Jan 11, 2011
$100 DIY cheese vat/sous vide circulating water oven
I love cheese.
So does Yoav Perry, our friend and neighbor who makes, invents, and ages his own cheese.
Yoav’s idea is to make a digital cheese vat based on our $50 dollar sous vide. Since temperature control is essential for cheesemaking, we are on the same precise heating page. He purchased a discount double-pan roaster at Kmart to serve as the water oven. We then hatched plans to replace the innards of the roaster with the sous vide components.
This post gives details of the technical aspects, but please enjoy Yoav’s account of the construction as well.
UPDATE: We now have a kit to build your own sous vide controller for $80! It requires soldering, but we think it produces an elegant and convenient result.
- Roasting oven (Yoav found this Oster 22-qt oven on sale for $30; Amazon)
- JLD612 PID controller (Lightobject)
- Pt-100 RTD temperature sensor (Lightobject)
- 25A Solid state relay (Lightobject)
- Aquarium air pump (Amazon)
- Aquarium air tubing (Amazon)
- 2 feet of high temperature wire (18 gauge)
- Ring and spade terminals (18 gauge)
- Electrical tape
As always, please build anything you plug into a wall at your own risk.
NB: serious hackers! We have a quickie MAKE guide.
We first disassemble the roaster– we unscrew the bottom, remove insulation, and detach the thermostat. The wiring is very simple, but the roaster’s thermostat is difficult to remove.
At first we weren’t aware our wires needed to be high-temp safe so we used basic double stranded wires (as seen above). Disastrously, during our trial run our wires started melting– so now we write instructions now to fit our high-temp safe single strand wires.
Prep four high-temperature wires. Two will be the power cords, so we attach ring terminals on either end. The other two will control the relay, so we attach spade terminals. Check that the ring and spade terminals will fit into their PID locations before fastening them on. See the wiring diagram for details.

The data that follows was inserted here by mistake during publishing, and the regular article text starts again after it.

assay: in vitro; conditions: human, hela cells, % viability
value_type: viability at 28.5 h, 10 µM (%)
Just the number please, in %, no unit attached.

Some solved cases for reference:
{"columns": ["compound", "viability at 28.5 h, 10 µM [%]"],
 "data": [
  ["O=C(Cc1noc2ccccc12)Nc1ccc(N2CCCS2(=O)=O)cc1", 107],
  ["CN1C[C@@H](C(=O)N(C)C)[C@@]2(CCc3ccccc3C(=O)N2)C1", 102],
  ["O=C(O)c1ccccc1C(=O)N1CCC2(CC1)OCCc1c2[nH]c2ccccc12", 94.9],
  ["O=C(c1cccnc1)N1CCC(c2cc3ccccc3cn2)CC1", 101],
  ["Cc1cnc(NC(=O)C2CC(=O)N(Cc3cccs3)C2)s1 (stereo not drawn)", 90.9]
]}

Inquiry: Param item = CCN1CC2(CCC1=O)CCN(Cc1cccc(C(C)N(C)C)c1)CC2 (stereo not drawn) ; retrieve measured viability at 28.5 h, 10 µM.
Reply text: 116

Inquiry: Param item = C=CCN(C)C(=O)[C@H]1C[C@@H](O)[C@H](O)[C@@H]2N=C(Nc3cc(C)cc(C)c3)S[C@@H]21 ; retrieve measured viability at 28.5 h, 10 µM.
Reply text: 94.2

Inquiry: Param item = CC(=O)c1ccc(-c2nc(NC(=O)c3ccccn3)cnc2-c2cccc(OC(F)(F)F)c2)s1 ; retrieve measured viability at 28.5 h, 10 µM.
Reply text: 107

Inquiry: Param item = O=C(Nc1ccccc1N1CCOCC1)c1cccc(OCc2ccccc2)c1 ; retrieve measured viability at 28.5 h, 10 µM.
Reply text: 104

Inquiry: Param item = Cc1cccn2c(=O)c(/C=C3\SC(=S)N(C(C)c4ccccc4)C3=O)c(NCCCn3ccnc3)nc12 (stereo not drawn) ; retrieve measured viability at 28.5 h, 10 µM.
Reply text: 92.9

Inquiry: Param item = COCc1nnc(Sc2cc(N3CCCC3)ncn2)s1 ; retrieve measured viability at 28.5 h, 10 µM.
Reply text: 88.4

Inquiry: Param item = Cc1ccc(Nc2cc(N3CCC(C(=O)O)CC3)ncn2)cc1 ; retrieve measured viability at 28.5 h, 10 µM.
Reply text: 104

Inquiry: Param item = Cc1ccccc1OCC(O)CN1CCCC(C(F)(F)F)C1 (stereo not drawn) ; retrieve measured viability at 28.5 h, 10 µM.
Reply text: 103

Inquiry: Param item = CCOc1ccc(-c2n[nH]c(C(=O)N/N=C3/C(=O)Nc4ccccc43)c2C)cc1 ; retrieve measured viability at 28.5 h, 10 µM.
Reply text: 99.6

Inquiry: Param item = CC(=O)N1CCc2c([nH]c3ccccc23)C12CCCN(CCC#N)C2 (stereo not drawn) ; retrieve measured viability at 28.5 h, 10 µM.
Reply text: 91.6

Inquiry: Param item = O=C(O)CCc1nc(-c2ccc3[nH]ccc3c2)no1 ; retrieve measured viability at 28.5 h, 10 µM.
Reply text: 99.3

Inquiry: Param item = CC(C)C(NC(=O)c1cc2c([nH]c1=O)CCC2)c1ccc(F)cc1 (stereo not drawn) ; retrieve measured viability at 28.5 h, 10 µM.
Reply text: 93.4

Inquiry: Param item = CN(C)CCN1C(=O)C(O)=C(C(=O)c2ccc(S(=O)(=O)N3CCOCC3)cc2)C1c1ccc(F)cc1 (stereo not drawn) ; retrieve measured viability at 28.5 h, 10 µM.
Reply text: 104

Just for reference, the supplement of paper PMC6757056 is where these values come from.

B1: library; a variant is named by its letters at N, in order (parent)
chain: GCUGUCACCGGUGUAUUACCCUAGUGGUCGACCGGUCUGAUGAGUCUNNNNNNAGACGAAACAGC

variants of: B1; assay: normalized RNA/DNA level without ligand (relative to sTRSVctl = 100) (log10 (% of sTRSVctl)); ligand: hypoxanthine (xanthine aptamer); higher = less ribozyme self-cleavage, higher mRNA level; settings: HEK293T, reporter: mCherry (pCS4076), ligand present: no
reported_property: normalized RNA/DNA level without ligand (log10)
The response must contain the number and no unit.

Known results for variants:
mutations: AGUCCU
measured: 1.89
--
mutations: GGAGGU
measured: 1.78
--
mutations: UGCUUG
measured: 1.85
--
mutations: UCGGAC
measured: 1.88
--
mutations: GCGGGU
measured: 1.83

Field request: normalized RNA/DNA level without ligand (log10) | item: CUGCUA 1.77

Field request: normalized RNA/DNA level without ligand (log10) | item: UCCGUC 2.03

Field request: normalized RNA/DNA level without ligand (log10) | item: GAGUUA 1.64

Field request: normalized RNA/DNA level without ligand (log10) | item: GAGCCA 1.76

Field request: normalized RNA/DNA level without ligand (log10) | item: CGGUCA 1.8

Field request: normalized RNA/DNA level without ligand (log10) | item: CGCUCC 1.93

Pull on the wire and attached electrodes to ensure they will not come loose.
Next, we use heat shrink tubing to protect wires. If tubing is not available, an easy substitution is to cover the thermostat hole in a few layers of electrical tape.
Next, pull out the two wires attached to thermostat of the roaster through the hole. Attach the wires to the SSR according to the above wiring diagram.
Now, take one prepped wire with ring terminals and connect it to the roaster power wire inside the roaster. Connect the other wire with ring terminals to SSR terminal 2. Connect the other ends of these wires to the PID controller terminals 1 and 2.
It’s now time for the prepped wires with spade terminals. Use one wire to connect SSR terminal 4 to PID terminal 7, and the other to connect SSR terminal 3 to PID terminal 6.
Finally, connect the thermocouple to PID terminals 8-10 as shown in the wiring diagram.
We have found the Pt-100 sensor to be particularly sensitive to water so we put the whole thing inside a latex glove.
Lastly, we put the end of the air pump tubing into the air pump, and the other end between the tines of a fork to weigh the tube down.
The last step is to correct the thermocouple settings on the PID controller. On the PID, hit SET, enter the number 0089, and press SET again. Scroll up or down so that”Inty” is blinking, and press SET. Then scroll so that “Pt10.0″ is blinking. This lets the controller know we are using a Pt-100 and want to measure temperature to 0.1 degrees. Press SET, scroll to “End” and press SET.
And she is finished! We add water to the tub and plug everything in.
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